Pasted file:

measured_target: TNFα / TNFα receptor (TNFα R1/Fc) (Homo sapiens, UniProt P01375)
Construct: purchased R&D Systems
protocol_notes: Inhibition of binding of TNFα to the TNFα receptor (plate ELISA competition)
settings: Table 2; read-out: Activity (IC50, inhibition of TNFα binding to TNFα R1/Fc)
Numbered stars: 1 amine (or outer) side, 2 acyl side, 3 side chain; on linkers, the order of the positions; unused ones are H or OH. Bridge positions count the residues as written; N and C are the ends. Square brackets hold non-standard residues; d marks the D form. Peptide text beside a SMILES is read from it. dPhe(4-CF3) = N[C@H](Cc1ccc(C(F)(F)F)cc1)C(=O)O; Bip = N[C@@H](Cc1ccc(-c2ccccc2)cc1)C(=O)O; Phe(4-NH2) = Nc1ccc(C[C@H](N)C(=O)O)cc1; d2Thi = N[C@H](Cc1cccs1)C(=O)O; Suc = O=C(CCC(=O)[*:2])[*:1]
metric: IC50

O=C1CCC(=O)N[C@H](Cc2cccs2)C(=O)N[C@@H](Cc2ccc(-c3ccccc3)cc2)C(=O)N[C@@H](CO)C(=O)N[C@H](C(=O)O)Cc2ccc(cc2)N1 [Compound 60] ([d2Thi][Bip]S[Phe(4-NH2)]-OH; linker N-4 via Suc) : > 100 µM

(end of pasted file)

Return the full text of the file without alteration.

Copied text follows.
measured_target: TNFα / TNFα receptor (TNFα R1/Fc) (Homo sapiens, UniProt P01375)
Construct: purchased R&D Systems
protocol_notes: Inhibition of binding of TNFα to the TNFα receptor (plate ELISA competition)
settings: Table 2; read-out: Activity (IC50, inhibition of TNFα binding to TNFα R1/Fc)
Numbered stars: 1 amine (or outer) side, 2 acyl side, 3 side chain; on linkers, the order of the positions; unused ones are H or OH. Bridge positions count the residues as written; N and C are the ends. Square brackets hold non-standard residues; d marks the D form. Peptide text beside a SMILES is read from it. dPhe(4-CF3) = N[C@H](Cc1ccc(C(F)(F)F)cc1)C(=O)O; Bip = N[C@@H](Cc1ccc(-c2ccccc2)cc1)C(=O)O; Phe(4-NH2) = Nc1ccc(C[C@H](N)C(=O)O)cc1; d2Thi = N[C@H](Cc1cccs1)C(=O)O; Suc = O=C(CCC(=O)[*:2])[*:1]
metric: IC50

O=C1CCC(=O)N[C@H](Cc2cccs2)C(=O)N[C@@H](Cc2ccc(-c3ccccc3)cc2)C(=O)N[C@@H](CO)C(=O)N[C@H](C(=O)O)Cc2ccc(cc2)N1 [Compound 60] ([d2Thi][Bip]S[Phe(4-NH2)]-OH; linker N-4 via Suc) : > 100 µM